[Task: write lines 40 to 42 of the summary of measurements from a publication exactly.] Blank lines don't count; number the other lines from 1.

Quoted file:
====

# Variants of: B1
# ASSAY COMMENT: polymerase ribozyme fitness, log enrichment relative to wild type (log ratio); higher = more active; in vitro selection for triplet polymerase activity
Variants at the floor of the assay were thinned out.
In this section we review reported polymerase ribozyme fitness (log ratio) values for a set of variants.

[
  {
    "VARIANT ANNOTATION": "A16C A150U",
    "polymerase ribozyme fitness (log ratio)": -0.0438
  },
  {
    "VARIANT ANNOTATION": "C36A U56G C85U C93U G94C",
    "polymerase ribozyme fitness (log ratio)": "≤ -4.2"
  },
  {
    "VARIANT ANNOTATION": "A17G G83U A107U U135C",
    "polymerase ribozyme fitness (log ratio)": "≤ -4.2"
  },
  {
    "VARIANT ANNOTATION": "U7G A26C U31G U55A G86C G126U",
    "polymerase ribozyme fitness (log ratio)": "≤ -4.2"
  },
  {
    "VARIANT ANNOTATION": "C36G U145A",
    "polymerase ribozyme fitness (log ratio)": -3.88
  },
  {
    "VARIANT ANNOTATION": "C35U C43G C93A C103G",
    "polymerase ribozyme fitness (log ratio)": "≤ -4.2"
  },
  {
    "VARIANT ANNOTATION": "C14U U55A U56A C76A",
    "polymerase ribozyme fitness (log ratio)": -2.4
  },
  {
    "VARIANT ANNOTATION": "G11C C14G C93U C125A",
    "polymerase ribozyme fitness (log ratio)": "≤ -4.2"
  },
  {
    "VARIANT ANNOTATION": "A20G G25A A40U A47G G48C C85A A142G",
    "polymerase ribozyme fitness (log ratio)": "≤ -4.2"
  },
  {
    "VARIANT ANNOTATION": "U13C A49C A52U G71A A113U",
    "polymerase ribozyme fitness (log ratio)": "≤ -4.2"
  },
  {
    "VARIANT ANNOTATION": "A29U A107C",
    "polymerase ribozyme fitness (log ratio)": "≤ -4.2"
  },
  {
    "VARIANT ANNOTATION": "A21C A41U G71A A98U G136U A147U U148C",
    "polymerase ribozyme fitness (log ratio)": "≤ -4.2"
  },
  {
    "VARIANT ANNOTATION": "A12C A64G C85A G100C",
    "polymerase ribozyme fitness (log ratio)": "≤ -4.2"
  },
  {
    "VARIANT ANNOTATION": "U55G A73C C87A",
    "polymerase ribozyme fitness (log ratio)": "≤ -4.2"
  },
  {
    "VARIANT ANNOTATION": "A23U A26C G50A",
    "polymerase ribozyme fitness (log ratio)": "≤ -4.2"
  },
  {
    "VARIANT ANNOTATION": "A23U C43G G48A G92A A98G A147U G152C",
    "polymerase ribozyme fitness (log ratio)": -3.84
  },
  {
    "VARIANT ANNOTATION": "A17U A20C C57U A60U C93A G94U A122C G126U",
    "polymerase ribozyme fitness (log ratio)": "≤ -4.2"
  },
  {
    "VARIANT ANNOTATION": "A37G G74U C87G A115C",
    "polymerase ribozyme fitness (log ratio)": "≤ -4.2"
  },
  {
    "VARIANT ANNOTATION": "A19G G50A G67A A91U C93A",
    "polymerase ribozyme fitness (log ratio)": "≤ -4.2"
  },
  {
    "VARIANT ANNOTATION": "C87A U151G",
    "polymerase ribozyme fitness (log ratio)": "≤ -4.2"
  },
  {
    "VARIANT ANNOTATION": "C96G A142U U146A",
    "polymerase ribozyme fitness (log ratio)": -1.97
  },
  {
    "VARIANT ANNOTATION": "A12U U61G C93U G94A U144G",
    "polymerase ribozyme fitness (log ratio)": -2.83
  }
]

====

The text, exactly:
    "polymerase ribozyme fitness (log ratio)": "≤ -4.2"
  },
  {